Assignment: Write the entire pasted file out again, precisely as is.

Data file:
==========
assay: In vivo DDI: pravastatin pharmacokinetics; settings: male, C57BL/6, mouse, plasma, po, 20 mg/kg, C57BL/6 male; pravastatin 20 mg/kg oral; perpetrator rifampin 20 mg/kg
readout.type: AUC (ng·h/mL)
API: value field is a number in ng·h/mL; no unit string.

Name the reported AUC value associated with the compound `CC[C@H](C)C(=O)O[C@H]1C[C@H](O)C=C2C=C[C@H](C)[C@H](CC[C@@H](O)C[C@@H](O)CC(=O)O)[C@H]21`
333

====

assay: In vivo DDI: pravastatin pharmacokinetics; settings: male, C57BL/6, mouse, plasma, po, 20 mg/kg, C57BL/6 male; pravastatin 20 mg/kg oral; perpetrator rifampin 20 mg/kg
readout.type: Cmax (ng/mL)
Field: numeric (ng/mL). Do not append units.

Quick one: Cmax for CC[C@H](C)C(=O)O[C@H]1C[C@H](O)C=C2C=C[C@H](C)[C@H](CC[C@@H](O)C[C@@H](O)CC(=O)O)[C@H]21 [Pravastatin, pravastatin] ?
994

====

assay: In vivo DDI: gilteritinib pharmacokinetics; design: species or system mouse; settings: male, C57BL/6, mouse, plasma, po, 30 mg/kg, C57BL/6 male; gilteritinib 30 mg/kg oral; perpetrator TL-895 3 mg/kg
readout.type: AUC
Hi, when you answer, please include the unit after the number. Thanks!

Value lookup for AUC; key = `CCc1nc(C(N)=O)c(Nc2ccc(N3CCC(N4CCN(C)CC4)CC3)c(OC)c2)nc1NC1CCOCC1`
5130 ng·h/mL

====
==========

assay: In vivo DDI: pravastatin pharmacokinetics; settings: male, C57BL/6, mouse, plasma, po, 20 mg/kg, C57BL/6 male; pravastatin 20 mg/kg oral; perpetrator rifampin 20 mg/kg
readout.type: AUC (ng·h/mL)
API: value field is a number in ng·h/mL; no unit string.

Name the reported AUC value associated with the compound `CC[C@H](C)C(=O)O[C@H]1C[C@H](O)C=C2C=C[C@H](C)[C@H](CC[C@@H](O)C[C@@H](O)CC(=O)O)[C@H]21`
333

====

assay: In vivo DDI: pravastatin pharmacokinetics; settings: male, C57BL/6, mouse, plasma, po, 20 mg/kg, C57BL/6 male; pravastatin 20 mg/kg oral; perpetrator rifampin 20 mg/kg
readout.type: Cmax (ng/mL)
Field: numeric (ng/mL). Do not append units.

Quick one: Cmax for CC[C@H](C)C(=O)O[C@H]1C[C@H](O)C=C2C=C[C@H](C)[C@H](CC[C@@H](O)C[C@@H](O)CC(=O)O)[C@H]21 [Pravastatin, pravastatin] ?
994

====

assay: In vivo DDI: gilteritinib pharmacokinetics; design: species or system mouse; settings: male, C57BL/6, mouse, plasma, po, 30 mg/kg, C57BL/6 male; gilteritinib 30 mg/kg oral; perpetrator TL-895 3 mg/kg
readout.type: AUC
Hi, when you answer, please include the unit after the number. Thanks!

Value lookup for AUC; key = `CCc1nc(C(N)=O)c(Nc2ccc(N3CCC(N4CCN(C)CC4)CC3)c(OC)c2)nc1NC1CCOCC1`
5130 ng·h/mL

====